IN case you missed it...

Date01 August 2022
In the Courts
"In the Courts" contains full summaries of court cases reported in ELR Update during the month of June 2022. They are
listed under the following categories: Clim ate Change, Energy, Governance, Natural Resources, Toxic Substances, Water,
and Wildlife. The summaries are then arranged a lphabetically by case name within each category. To access ELR's entire
collection of court cases and summaries, visit
Louisiana v. Biden, No. 21A658, 52 ELR 20065 (U.S. May
26, 2022). In an emergency order, the U.S. Supreme Court
denied several states’ application to vac ate the Fifth Circuit’s
stay of a district court r uling that had enjoined federa l agen-
cies from implementing interim estimates on the social cost
of greenhouse gas emissions.
Rhode Island v. Shell Oil Products, Co., L.L.C., No. 19-1818 ,
52 ELR 20059 (1st Cir. May 23, 2022). e First Circuit
again a rmed a district cour t order that remanded to state
court Rhode Isla nd’s climate change lawsu it against oil com-
panies. e district court concluded that none of the compa-
nies’ grounds for removal—federa l ocer, federal question,
Outer Continental Shelf Lands Act, admiralty, and bank-
ruptcy—were warranted, and remanded back to state court.
e appellate court had armed the district court’s determi-
nation that there was no jurisdic tion under the federal ocer
removal statute, and dismissed the rest of the companies’ ap-
peal for lack of jurisdict ion. e U.S. Supreme Court vacated
the appellate court’s judgment, and remanded in light of its
ruling in BP P.L.C. v. Mayor & City Council of Baltimore,
which held that a federal appea ls court is permitted to review
a federal judge’s entire remand order. e appellate court
then considered all of the companies’ bases for removal, but
rejected all of them and armed the district court’s remand
Belmont Municipal Light Department v. Federal Energy Regu-
latory Commission, No. 19-1224, 52 ELR 20069 (D.C. Cir.
June 17, 2022). e D.C. Circuit granted in part and denied
in part petitions to review FERC’s order approving the Inde-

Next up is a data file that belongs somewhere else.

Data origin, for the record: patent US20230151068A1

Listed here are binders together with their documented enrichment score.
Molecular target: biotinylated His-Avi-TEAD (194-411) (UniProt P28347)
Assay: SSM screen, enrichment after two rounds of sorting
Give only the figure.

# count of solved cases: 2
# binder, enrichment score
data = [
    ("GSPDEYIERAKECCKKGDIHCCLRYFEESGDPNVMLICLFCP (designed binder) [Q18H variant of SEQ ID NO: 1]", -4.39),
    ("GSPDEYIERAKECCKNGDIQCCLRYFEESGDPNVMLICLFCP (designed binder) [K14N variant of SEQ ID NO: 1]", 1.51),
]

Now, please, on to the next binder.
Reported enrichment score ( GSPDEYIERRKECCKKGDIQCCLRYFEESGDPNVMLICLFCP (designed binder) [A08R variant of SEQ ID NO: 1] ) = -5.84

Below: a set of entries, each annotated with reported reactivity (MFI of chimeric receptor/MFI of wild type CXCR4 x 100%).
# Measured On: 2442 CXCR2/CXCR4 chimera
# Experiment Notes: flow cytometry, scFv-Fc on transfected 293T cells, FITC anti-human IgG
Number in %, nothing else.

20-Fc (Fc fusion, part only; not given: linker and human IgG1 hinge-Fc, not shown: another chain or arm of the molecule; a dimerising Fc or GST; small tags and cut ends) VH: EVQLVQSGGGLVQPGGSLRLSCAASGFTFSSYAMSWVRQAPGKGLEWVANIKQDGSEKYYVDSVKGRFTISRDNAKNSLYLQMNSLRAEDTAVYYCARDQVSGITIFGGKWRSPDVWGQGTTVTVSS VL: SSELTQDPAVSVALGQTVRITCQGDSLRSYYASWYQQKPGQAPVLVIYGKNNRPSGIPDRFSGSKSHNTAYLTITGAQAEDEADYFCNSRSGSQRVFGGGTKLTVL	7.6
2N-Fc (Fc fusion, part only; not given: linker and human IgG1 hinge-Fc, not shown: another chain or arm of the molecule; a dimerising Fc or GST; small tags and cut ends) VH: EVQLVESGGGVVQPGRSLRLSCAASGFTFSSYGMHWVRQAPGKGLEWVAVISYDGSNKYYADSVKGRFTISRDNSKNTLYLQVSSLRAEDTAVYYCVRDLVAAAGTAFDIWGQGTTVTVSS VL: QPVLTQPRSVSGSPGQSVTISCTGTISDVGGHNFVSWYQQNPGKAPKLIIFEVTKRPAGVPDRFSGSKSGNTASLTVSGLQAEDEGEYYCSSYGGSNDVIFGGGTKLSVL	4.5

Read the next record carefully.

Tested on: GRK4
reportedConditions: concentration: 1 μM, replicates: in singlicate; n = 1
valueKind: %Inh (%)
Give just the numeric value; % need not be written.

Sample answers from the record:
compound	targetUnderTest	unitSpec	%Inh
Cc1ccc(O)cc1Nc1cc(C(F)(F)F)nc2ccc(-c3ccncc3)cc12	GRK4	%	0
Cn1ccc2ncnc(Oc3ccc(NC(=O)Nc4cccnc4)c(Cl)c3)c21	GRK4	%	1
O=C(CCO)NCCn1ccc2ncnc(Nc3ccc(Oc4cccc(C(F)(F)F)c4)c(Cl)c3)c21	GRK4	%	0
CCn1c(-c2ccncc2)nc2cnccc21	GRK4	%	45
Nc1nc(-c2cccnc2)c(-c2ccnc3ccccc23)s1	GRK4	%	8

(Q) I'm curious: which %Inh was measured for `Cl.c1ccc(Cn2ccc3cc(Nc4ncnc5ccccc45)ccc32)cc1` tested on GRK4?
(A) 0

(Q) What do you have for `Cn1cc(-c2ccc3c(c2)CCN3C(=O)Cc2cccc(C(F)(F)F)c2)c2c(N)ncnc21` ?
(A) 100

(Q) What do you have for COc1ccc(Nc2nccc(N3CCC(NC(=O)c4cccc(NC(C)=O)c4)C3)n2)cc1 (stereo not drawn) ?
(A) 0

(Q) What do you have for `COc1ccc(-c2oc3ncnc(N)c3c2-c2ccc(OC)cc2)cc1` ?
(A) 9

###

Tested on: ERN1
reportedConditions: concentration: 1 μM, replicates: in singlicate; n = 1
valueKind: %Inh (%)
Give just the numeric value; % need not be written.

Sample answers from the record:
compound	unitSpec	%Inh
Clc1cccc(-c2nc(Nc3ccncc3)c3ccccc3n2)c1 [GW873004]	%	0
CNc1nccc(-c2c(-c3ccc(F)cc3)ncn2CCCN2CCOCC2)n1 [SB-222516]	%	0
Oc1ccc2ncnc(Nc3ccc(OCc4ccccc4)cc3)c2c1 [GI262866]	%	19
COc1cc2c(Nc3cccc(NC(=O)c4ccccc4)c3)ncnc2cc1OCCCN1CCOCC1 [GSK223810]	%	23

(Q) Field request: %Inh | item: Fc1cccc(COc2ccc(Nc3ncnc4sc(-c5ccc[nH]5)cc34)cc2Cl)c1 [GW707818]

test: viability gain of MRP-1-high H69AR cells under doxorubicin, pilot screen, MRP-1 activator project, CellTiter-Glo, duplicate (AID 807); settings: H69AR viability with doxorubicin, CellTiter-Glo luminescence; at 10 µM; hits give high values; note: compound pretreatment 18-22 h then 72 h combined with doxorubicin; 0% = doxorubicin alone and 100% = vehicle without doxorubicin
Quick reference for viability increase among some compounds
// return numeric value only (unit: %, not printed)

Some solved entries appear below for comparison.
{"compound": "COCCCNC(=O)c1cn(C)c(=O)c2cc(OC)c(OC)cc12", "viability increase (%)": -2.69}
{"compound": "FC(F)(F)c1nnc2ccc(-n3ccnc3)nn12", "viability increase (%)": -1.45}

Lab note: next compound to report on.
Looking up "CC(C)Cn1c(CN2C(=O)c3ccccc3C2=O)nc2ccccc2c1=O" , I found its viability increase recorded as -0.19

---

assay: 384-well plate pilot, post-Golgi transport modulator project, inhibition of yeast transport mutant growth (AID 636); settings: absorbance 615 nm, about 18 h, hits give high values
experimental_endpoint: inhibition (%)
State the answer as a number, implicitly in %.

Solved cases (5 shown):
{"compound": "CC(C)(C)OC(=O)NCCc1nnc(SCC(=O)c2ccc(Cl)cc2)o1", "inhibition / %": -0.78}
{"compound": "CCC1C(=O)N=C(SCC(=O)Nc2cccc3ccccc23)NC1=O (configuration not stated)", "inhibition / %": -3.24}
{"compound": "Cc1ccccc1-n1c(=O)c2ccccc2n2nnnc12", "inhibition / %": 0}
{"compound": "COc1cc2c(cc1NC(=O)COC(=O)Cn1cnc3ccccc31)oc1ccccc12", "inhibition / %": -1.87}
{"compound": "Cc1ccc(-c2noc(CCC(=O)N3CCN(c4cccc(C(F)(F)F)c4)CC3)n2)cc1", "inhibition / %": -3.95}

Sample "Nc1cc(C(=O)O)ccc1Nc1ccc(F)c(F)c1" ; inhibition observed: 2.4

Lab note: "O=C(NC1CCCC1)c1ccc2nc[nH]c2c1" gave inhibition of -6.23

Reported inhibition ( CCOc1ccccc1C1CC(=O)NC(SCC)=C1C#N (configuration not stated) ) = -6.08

pendent System Operator for New England’s tari revisions
that compensated power plants for mainta ining up to three
days’ worth of fuel on-site to generate electricity during win-
ter months. Utility and environmental g roups argued FERC’s
approval imposed unjust and unreasonable, discriminatory,
and preferential rates, in violation of the Federa l Power Act.
e court found that the revisions eectively addressed a
pressing fuel securit y risk, did not unnecessa rily duplicate
other programs addressin g fuel security in New England, a nd
that the total cost s were reasonable; but that FERC’s approval
of their inclusion of all eligible market pa rticipants—nuclear,
coal, biomass, and hydroelectric—despite record evidence
that they would not change t heir behavior in response to be-
ing compensated was arbitrary and capricious. It granted in
part and denied in pa rt the petitions and remanded to FERC
for further proceedings.
Salisbury, North Carolina , City of v. Federal Energ y Regula-
tory Commission, No. 20-1238, 52 ELR 20068 (D.C. Cir.
June 10, 2022). e D.C. Circuit upheld FERC’s approval
of a dam operator’s ood protection plan for a nearby water
pump station in North Carolina . A city petitioned for review
of FERC’s approval of the plan, a state-imposed condition of
its water quality cert ication under the CWA, which involved
raising the pump station’s equipment rather than building a
new station. e court concluded that FERC adopted the best
interpretation of the condition, that it reasonably concluded
that the plan would enable the station to continue operating
during oods, and th at substantial evidence supported its ap-
proval. It denied the petitions for review.
Commonwealth v. Ex xon Mobil Corp., No. SJC-13211, 52
ELR 20061 (Mass. May 24, 2022). e Massachusetts Su-
preme Court armed a lower court’s denial of an oil and
gas company’s motion to dismiss a civil enforcement action
brought by the Massachusett s attorney general (AG) based
on the company’s communications with investors and con-
sumers concerning the impact of cl imate change. e com-
pany moved to dismiss under the state’s anti-SLAPP statute,
arguing the su it was motivated by its “petitioning” activity.
e AG argued that the anti-SL APP statute did not apply
to the AG but that even if it did, the suit was not brought
in response to petitioning activ ities, but rather for unfair or
deceptive practices. e lower court denied the company’s
motion, nding that at least some of the activ ity alleged was
not “petitioning” within the meani ng of the statute. e high
court armed, but on the a lternate ground that construi ng
Copyright © 2022 Environmental Law Institute®, Washington, DC. Reprinted with permission from ELR®,, 1-800-433-5120.

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